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Massachusetts Reduces Contribution Limits for Organizations
On May 9, the Massachusetts Office of Campaign and Political Finance (OCPF) issued a new regulation limiting contributions by non-political organizations – such as labor unions – to the same dollar limits that apply to individuals. When the regulation goes into effect on May 31, these organizations will be limited to contributing the following amounts in a calendar year: $1,000 to a candidate’s committee; $500 to a state PAC; and $5,000 in aggregate to all political party committees of any one political party.
Relying on a decades-old interpretive bulletin, Massachusetts had previously permitted labor unions and other organizations to contribute up to $15,000, in aggregate, to candidates, PACs, and political party committees during a given calendar year. As the OCPF noted in its Statement of Reasons accompanying the new regulation, this limit “substantially exceeded any other limit found in the Massachusetts campaign finance law.” Opponents of the provision argued that labor organizations regularly exploited this so-called “union loophole” to funnel large amounts of money to their favored candidates.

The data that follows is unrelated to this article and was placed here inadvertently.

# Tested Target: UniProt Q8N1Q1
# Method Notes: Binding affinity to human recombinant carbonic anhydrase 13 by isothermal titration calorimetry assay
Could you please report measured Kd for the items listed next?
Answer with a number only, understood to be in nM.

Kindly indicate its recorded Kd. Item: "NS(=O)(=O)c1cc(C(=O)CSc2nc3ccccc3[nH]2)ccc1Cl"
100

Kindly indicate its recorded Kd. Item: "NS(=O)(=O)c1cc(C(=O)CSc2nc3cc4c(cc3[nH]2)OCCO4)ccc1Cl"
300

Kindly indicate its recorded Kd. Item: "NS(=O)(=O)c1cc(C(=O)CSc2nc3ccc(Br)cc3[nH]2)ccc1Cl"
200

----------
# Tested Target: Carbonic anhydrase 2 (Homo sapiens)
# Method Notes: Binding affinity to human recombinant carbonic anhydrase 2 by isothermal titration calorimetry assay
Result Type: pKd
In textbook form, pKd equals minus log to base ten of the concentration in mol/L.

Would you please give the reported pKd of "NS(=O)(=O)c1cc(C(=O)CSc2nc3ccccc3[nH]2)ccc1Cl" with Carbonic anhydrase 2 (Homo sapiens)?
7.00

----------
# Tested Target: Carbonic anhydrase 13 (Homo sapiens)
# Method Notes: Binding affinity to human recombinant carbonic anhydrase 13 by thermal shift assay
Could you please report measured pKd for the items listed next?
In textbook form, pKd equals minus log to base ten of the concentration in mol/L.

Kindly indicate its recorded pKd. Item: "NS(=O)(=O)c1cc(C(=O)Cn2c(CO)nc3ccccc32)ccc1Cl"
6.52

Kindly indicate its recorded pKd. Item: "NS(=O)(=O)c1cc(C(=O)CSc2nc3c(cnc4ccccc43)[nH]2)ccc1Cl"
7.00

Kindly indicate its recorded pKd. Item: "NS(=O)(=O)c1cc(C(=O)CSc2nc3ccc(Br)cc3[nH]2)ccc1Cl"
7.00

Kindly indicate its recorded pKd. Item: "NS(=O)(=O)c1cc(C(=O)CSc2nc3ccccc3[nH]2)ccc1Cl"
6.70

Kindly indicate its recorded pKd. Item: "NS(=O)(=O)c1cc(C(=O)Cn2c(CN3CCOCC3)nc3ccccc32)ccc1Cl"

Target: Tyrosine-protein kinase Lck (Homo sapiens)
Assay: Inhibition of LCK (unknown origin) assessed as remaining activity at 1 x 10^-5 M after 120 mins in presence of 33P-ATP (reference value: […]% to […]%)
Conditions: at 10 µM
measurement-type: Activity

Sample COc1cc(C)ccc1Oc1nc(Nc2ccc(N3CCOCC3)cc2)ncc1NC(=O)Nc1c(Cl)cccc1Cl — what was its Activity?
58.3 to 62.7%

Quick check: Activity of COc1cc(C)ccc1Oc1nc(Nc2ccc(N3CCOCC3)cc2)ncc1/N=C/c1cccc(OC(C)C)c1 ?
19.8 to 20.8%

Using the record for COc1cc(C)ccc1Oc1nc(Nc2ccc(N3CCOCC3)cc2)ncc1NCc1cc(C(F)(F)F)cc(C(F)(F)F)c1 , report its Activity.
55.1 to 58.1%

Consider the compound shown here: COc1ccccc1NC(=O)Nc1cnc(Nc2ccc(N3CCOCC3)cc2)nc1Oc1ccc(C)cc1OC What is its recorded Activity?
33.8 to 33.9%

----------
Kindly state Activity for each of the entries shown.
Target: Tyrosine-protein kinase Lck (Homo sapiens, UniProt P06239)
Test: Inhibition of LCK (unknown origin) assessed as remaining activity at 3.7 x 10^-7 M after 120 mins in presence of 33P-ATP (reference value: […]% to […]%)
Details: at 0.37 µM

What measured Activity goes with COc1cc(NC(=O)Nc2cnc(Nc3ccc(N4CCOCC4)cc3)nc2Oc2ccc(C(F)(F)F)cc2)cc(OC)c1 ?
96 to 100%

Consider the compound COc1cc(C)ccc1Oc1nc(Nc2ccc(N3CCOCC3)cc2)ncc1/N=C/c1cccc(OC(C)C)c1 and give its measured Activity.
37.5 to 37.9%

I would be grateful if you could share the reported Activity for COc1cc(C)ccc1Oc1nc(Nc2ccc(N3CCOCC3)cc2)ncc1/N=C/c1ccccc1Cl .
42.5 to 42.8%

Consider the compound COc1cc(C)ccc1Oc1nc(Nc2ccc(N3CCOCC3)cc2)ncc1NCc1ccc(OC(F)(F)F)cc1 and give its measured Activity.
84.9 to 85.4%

In 2015, several family-owned businesses filed a lawsuit challenging the state’s corporate contribution ban and alleging – among other things – that state campaign finance law violated their equal protection rights by banning corporate contributions while permitting labor unions to contribute up to $15,000 per year. While the Massachusetts Supreme Judicial Court ultimately denied the businesses’ claims, the court noted in its decision that an administrative bulletin – such as the one relied upon by OCPF to permit labor union contributions – does not carry the force of law. Thus, the court observed that it was “not clear to what extent unions and nonprofit organizations are free to make political contributions.” Following this decision, OCPF initiated the rulemaking that resulted in the new regulation, which replaces the interpretive bulletin.
Massachusetts is the latest state to enact substantial changes to its campaign finance laws. If your organization plans to be active in the states this year, we are available to discuss any state-law provisions you should be mindful of.